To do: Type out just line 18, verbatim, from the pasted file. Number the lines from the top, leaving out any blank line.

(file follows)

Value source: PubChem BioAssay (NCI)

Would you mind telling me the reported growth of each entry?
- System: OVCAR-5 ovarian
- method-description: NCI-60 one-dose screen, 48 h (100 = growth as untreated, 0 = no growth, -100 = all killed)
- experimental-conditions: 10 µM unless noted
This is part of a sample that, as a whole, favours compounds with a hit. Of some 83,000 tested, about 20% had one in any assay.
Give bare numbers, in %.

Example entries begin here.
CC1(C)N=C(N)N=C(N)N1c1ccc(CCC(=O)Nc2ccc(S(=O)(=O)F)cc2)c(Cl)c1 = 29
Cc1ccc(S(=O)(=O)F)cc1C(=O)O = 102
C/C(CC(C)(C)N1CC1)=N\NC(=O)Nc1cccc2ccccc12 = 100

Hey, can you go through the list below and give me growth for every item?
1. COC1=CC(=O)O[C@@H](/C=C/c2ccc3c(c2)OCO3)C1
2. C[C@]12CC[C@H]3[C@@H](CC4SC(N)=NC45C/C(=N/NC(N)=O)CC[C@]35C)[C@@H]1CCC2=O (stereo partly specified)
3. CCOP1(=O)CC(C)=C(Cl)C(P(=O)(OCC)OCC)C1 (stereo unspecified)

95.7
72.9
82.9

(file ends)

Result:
82.9